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Re: Radar/Lser detector

>Laser (this could be the vg band you refer to) - is used like the
>instant-on K band described above, but has a very tight beam, so that
>only the targeted vehicle can detect the signal, so you can't see the
>officer a couple of blocks ahead of you sampling traffic.  This stuff
>is very rare and expensive, I've only seen a suspected actual laser
>signal once, in Oak Park, a suburb of Chicago.
Actually, VG2 is the radar detector detector used in some of the more
oppresive states, provinces and D.C. to detect radar detectors.  Most radar
detectors emit radio signals themselves.  These signals (usually on the Ka
band I believe) are used by the VG2 to detect the presence of a radar
detector.  I have seen two ways around this type of detection 1. emit or
change the frequency of the emissions.  I have a Bel 745 sti that
accomplishes "invisibility" this way (I live in MD but am about 2 blocks
from the DC line (where they use VG2) and work in VA where they also use
VG2, so I have learned a few lessons about this from a friend in the
business).  2. Some radar detectors can detect the signals that the VG2
unit emit (yes, they also leak...can you see this going down a very
complicated, deep hole in the future?  A VG2 that can detect a VG2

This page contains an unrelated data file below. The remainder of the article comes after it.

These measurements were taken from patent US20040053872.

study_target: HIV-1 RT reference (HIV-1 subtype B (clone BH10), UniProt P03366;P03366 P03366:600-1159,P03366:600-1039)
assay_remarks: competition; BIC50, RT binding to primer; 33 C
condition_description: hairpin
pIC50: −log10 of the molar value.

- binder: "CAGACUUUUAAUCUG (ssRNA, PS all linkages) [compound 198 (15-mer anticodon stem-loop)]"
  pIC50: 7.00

detecting radar detector, then a radar detector that can detect a VG2
detecting radar detector, ad infinitum....).  Once detected, the unit
actually turns itself off for a few seconds.....

Somewhat related, in terms of "counter surveillence" techniques, I also use
a Uniden Bear Tracker.  This is more or less a scanner that has pre
programmed the local, county, and state police, as well as emergency and
state DOT frequencies.  You tell it what state you are in and it tells you
when you are within about 3 miles of a state trooper (it is a beeping
warning).  It doesn't tell you about local police, but I use this primarily
on the hwy.  And of course if you get tired of listening to country music
(seems that all I get out in the sticks of VA, MD, WV, PA and NC anyway)
you can alway listen to the audio of transmissions.  You get to here some
pretty interesting stuff...All of this and it was only $200 through

Usual disclaimers apply to the above...just an electronic geek trapped in a
software salesman's body....